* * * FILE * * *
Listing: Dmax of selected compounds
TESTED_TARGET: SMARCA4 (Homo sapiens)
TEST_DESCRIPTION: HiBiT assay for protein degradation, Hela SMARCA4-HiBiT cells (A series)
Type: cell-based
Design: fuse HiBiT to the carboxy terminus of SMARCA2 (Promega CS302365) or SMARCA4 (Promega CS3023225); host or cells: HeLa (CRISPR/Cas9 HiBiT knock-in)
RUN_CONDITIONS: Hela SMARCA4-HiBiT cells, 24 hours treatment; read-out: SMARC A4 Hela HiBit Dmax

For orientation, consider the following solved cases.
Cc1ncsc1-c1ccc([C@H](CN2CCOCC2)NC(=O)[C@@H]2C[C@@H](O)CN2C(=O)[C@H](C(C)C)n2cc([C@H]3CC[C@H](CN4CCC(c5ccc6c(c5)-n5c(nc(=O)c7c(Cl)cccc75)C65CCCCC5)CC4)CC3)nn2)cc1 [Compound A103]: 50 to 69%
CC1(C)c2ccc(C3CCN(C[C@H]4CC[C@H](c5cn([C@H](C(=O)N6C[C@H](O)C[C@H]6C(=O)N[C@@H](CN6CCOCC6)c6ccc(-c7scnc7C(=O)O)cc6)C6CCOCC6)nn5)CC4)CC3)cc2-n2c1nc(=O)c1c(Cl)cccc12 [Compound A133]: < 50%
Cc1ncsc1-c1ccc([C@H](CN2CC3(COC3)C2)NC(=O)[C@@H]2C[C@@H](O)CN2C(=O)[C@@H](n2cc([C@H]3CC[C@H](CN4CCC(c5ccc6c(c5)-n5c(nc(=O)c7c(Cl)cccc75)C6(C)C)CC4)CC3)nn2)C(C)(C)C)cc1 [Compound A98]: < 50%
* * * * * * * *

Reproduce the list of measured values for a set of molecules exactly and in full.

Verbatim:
Listing: Dmax of selected compounds
TESTED_TARGET: SMARCA4 (Homo sapiens)
TEST_DESCRIPTION: HiBiT assay for protein degradation, Hela SMARCA4-HiBiT cells (A series)
Type: cell-based
Design: fuse HiBiT to the carboxy terminus of SMARCA2 (Promega CS302365) or SMARCA4 (Promega CS3023225); host or cells: HeLa (CRISPR/Cas9 HiBiT knock-in)
RUN_CONDITIONS: Hela SMARCA4-HiBiT cells, 24 hours treatment; read-out: SMARC A4 Hela HiBit Dmax

For orientation, consider the following solved cases.
Cc1ncsc1-c1ccc([C@H](CN2CCOCC2)NC(=O)[C@@H]2C[C@@H](O)CN2C(=O)[C@H](C(C)C)n2cc([C@H]3CC[C@H](CN4CCC(c5ccc6c(c5)-n5c(nc(=O)c7c(Cl)cccc75)C65CCCCC5)CC4)CC3)nn2)cc1 [Compound A103]: 50 to 69%
CC1(C)c2ccc(C3CCN(C[C@H]4CC[C@H](c5cn([C@H](C(=O)N6C[C@H](O)C[C@H]6C(=O)N[C@@H](CN6CCOCC6)c6ccc(-c7scnc7C(=O)O)cc6)C6CCOCC6)nn5)CC4)CC3)cc2-n2c1nc(=O)c1c(Cl)cccc12 [Compound A133]: < 50%
Cc1ncsc1-c1ccc([C@H](CN2CC3(COC3)C2)NC(=O)[C@@H]2C[C@@H](O)CN2C(=O)[C@@H](n2cc([C@H]3CC[C@H](CN4CCC(c5ccc6c(c5)-n5c(nc(=O)c7c(Cl)cccc75)C6(C)C)CC4)CC3)nn2)C(C)(C)C)cc1 [Compound A98]: < 50%